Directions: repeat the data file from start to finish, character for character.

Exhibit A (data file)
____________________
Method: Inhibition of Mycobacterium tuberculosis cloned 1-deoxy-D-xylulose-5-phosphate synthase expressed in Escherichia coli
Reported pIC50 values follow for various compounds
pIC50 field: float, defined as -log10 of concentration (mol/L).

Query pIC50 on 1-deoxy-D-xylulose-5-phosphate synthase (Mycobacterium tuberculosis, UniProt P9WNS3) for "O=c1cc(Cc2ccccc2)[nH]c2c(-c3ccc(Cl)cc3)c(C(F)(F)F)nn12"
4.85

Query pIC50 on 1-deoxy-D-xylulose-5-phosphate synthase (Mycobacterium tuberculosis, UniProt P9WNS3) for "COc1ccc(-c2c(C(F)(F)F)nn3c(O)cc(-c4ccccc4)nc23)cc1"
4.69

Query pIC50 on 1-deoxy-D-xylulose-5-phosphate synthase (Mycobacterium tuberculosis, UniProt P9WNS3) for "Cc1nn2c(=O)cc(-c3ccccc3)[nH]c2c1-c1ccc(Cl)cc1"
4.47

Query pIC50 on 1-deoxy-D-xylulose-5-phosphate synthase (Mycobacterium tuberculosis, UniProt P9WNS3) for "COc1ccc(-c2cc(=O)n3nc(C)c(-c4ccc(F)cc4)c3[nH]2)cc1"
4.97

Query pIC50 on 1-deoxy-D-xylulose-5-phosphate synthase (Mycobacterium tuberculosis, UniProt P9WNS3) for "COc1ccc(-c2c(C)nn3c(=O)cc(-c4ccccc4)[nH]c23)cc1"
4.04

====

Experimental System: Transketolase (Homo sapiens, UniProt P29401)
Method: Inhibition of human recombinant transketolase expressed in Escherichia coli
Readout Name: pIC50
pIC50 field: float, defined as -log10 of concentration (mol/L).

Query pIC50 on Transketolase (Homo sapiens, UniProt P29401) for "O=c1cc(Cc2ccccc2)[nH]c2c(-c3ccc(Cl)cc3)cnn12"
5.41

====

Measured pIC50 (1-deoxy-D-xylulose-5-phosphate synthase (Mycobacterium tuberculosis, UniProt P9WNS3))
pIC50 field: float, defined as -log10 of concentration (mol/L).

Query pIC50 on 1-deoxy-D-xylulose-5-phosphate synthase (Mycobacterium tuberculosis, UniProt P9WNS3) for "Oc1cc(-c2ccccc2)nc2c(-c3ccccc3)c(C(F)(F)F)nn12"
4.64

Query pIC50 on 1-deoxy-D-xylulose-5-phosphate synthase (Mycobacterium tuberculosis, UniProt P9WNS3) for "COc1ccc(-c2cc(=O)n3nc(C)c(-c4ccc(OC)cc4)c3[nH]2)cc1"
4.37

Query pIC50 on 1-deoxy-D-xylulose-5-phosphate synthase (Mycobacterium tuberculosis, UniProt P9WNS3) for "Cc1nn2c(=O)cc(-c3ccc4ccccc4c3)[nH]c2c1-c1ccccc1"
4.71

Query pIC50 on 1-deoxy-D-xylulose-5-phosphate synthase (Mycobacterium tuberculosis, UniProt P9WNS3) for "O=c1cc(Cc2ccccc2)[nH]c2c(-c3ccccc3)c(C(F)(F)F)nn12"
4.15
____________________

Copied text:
Method: Inhibition of Mycobacterium tuberculosis cloned 1-deoxy-D-xylulose-5-phosphate synthase expressed in Escherichia coli
Reported pIC50 values follow for various compounds
pIC50 field: float, defined as -log10 of concentration (mol/L).

Query pIC50 on 1-deoxy-D-xylulose-5-phosphate synthase (Mycobacterium tuberculosis, UniProt P9WNS3) for "O=c1cc(Cc2ccccc2)[nH]c2c(-c3ccc(Cl)cc3)c(C(F)(F)F)nn12"
4.85

Query pIC50 on 1-deoxy-D-xylulose-5-phosphate synthase (Mycobacterium tuberculosis, UniProt P9WNS3) for "COc1ccc(-c2c(C(F)(F)F)nn3c(O)cc(-c4ccccc4)nc23)cc1"
4.69

Query pIC50 on 1-deoxy-D-xylulose-5-phosphate synthase (Mycobacterium tuberculosis, UniProt P9WNS3) for "Cc1nn2c(=O)cc(-c3ccccc3)[nH]c2c1-c1ccc(Cl)cc1"
4.47

Query pIC50 on 1-deoxy-D-xylulose-5-phosphate synthase (Mycobacterium tuberculosis, UniProt P9WNS3) for "COc1ccc(-c2cc(=O)n3nc(C)c(-c4ccc(F)cc4)c3[nH]2)cc1"
4.97

Query pIC50 on 1-deoxy-D-xylulose-5-phosphate synthase (Mycobacterium tuberculosis, UniProt P9WNS3) for "COc1ccc(-c2c(C)nn3c(=O)cc(-c4ccccc4)[nH]c23)cc1"
4.04

====

Experimental System: Transketolase (Homo sapiens, UniProt P29401)
Method: Inhibition of human recombinant transketolase expressed in Escherichia coli
Readout Name: pIC50
pIC50 field: float, defined as -log10 of concentration (mol/L).

Query pIC50 on Transketolase (Homo sapiens, UniProt P29401) for "O=c1cc(Cc2ccccc2)[nH]c2c(-c3ccc(Cl)cc3)cnn12"
5.41

====

Measured pIC50 (1-deoxy-D-xylulose-5-phosphate synthase (Mycobacterium tuberculosis, UniProt P9WNS3))
pIC50 field: float, defined as -log10 of concentration (mol/L).

Query pIC50 on 1-deoxy-D-xylulose-5-phosphate synthase (Mycobacterium tuberculosis, UniProt P9WNS3) for "Oc1cc(-c2ccccc2)nc2c(-c3ccccc3)c(C(F)(F)F)nn12"
4.64

Query pIC50 on 1-deoxy-D-xylulose-5-phosphate synthase (Mycobacterium tuberculosis, UniProt P9WNS3) for "COc1ccc(-c2cc(=O)n3nc(C)c(-c4ccc(OC)cc4)c3[nH]2)cc1"
4.37

Query pIC50 on 1-deoxy-D-xylulose-5-phosphate synthase (Mycobacterium tuberculosis, UniProt P9WNS3) for "Cc1nn2c(=O)cc(-c3ccc4ccccc4c3)[nH]c2c1-c1ccccc1"
4.71

Query pIC50 on 1-deoxy-D-xylulose-5-phosphate synthase (Mycobacterium tuberculosis, UniProt P9WNS3) for "O=c1cc(Cc2ccccc2)[nH]c2c(-c3ccccc3)c(C(F)(F)F)nn12"
4.15